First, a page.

After standing for more than 130 years along Maple Street, a four-story greystone in Chicago’s Gold Coast neighborhood is officially no more. Crews demolished the historic structure for an upcoming 22-story development, approved by the Chicago Plan Commission in September.
The old stone building at 16 W. Maple was built in the 1880s as a single-family residence, according to Preservation Chicago. It featured burnt red terracotta ornamentation, including a pair of detailed exterior columns and a decorative lion’s head medallion embedded in the pediment. The structure most recently housed the Merlo on Maple restaurant.
Adieu, adieu 16 W. Maple.— Preservation Chicago: Love Your City Fiercely! (@Pres_Chicago) October 19, 2019
You will be missed. https://t.co/JMZjgfzFPu pic.twitter.com/hTVrV3X4rS
The old building held an orange designation in the Chicago Historic Resources Survey, which required it to serve a 90-day demolition hold after its owners applied for permits to tear the property down. The city-mandated delay expired in August, and the demolition permit was granted in late September, according to Chicago Cityscape.
Its high-rise replacement, designed by Chicago-based architecture firm Booth Hansen, will rise 330 feet and include 18 high-end condo units and retail space on its lower floors. The new building comes from developers David Pisor and James Lasky, who also built the neighboring Maple & Ash steakhouse.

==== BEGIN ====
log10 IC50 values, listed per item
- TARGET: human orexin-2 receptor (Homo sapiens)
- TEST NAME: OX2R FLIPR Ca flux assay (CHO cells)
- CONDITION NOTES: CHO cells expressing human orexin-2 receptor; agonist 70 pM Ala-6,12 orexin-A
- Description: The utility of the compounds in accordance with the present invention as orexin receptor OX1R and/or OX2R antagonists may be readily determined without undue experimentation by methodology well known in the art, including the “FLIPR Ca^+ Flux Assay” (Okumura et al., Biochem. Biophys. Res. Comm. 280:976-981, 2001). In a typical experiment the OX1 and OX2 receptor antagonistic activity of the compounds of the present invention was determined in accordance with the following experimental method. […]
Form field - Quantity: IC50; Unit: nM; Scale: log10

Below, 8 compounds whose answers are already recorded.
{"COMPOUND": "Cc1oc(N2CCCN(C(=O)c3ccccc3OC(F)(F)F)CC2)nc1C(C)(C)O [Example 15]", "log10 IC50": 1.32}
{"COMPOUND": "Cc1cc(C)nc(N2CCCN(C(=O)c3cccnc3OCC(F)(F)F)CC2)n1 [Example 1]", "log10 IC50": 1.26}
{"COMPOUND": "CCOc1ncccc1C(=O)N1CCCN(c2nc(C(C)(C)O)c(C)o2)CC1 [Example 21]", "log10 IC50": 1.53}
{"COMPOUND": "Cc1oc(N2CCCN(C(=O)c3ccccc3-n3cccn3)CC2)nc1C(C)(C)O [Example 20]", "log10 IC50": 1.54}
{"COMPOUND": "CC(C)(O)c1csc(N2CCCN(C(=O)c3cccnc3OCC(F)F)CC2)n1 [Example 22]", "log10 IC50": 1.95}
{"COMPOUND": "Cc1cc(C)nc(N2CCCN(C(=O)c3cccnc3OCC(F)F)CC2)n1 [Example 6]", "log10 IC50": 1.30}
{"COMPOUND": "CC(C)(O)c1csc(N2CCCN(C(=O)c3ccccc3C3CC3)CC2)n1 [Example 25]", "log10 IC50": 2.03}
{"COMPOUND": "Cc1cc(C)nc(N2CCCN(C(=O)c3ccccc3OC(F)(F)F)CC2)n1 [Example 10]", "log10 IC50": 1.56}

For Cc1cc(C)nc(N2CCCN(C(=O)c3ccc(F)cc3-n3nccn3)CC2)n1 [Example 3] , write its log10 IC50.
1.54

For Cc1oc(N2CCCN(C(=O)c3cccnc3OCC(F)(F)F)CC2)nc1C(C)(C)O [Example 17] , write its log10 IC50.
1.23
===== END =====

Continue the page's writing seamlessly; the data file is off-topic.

Before the new Gold Coast tower can climb skyward, the adjacent four-story building at 12 W. Maple will need to come down. The commercial structure is currently home to a handful of businesses including a fitness studio and bridal boutique.
Preservationists have long advocated for protecting downtown Chicago’s rapidly dwindling supply of historic (albeit non-landmarked) 19th-century buildings. In March, the Chicago Commission on Landmarks started the process of approving a new historic district that would protect 16 post-fire mansions and row homes on the city’s Near North Side. The Queen Anne greystone at 12 W. Maple, however, was not among those properties.